08 April 2011

Messing with Muses

Over the years I've written over a dozen novels, but started at least two dozen.  A few of these books will never be finished - they were ideas in chapter form which didn't go anywhere.  Others, such as "Surrogate", "Wings" and "Wellspring" are books I'm still working on, every so often.  "Surrogate" (space nagas!) was two chapters for about six years, until I developed a sudden blazing passion for it one week, and added another five.  I'll go back to it again, the next time the memory worms its way into my head.  "Wings" has been around even longer, and needs me to make a decision on how many viewpoints I want in the book.

"Wellspring" has derailed "Lab Rat One", if only for a re-read and some edits.  Wellspring's world is one which fascinates me: there are four sources of magic in that world, wellsprings with an 'emanation' range of maybe twenty kilometres, and you can't effectively carry unworked magic for a substantial distance outside the emanation range.  Magical devices fade unless they're "juiced".  So around these four wellsprings are massive, luxurious cities, full of manufactories and hospitals and light rail and beast masters and illusionists (and running water and refrigerators).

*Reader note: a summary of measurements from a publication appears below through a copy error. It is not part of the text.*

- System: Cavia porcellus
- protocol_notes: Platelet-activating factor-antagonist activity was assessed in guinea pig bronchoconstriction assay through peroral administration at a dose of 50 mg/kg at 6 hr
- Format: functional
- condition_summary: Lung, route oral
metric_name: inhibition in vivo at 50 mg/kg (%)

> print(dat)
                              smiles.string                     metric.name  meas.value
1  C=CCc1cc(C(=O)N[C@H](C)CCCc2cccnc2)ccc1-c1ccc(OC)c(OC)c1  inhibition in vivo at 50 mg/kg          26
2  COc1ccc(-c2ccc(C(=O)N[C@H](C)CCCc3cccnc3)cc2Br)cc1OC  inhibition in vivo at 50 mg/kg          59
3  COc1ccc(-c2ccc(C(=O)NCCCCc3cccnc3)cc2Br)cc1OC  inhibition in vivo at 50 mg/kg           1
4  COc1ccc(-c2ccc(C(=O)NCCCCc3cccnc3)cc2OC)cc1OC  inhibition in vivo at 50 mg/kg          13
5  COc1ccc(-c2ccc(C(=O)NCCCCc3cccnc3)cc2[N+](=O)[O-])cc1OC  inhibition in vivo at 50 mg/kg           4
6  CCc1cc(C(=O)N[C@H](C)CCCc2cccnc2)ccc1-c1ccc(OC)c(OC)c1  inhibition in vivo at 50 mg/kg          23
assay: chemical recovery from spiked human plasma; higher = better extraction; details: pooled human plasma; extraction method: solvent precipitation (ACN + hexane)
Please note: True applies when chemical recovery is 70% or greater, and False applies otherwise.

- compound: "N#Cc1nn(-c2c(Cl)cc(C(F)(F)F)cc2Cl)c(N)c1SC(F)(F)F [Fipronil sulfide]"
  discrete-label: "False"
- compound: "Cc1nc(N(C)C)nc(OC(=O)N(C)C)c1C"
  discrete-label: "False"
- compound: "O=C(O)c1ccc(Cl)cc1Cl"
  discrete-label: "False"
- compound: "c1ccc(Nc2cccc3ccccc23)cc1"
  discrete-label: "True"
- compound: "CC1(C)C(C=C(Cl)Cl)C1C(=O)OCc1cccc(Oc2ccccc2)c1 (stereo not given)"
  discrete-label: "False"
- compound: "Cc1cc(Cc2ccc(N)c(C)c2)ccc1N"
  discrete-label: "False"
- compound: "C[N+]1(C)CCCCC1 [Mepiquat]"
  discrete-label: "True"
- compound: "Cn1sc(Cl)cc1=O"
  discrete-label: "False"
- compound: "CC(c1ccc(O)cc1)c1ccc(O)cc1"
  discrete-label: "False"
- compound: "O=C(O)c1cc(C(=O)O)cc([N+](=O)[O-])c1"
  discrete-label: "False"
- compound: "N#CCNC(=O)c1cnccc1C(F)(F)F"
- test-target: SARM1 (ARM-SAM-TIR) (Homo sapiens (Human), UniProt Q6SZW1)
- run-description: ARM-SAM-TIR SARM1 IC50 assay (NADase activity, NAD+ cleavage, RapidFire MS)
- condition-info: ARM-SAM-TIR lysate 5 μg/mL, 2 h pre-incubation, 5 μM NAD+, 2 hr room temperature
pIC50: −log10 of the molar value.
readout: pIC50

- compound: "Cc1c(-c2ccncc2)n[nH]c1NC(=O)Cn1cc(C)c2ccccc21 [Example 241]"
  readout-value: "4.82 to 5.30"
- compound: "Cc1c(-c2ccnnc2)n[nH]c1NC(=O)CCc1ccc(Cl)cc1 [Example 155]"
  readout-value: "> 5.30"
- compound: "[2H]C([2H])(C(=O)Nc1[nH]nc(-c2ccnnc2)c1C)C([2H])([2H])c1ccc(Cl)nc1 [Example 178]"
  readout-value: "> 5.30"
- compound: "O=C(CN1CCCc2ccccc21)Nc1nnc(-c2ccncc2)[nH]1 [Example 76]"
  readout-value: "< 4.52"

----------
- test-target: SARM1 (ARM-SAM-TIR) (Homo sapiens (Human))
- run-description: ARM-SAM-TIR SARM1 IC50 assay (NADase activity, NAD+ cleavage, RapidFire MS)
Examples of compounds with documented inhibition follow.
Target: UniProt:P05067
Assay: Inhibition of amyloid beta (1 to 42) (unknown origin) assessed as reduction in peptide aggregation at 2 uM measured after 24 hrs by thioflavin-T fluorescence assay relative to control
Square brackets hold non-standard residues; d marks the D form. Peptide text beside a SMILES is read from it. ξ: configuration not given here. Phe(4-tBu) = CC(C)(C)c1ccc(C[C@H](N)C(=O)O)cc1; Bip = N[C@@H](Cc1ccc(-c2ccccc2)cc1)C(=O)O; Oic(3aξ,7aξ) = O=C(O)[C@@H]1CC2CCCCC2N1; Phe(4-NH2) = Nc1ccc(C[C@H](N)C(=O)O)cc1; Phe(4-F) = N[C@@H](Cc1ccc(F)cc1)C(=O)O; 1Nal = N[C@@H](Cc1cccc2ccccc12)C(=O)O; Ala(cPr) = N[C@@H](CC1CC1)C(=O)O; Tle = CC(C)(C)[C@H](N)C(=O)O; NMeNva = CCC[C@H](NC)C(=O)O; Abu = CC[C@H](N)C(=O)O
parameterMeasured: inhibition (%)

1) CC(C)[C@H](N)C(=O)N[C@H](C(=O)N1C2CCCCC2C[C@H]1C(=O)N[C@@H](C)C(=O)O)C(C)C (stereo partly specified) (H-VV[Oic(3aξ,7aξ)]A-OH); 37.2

This is a world where I'm trying to show how much of a difference magic can make to day-to-day life.  My first instinct with mages is not to set them to fighting each other with fireballs, but to preserving food.  Keeping people warm in winter.  Lighting the night.  Wellspring is set in a city where magic and technology creates a kind of golden age, but only for twenty kilometres.  Around that, people who travel daily into the emanation range to bring back magic to "juice" their appliances.  And everywhere else is the people who can't afford to live there.

Beyond the wellspring, we still see great benefit from magic, through goods manufactured with magic but not requiring a continual charge.  But the disparity is great, and the desire to increase magic's reach is where the conflict of the story lies, and that's where my head has chosen to be at the moment.

This is one of the ways I write.  Hopping about keeps the current story fresh, and when I hop back for my next re-read of "Lab Rat One" I'll be fresher for not being in that world for a while.

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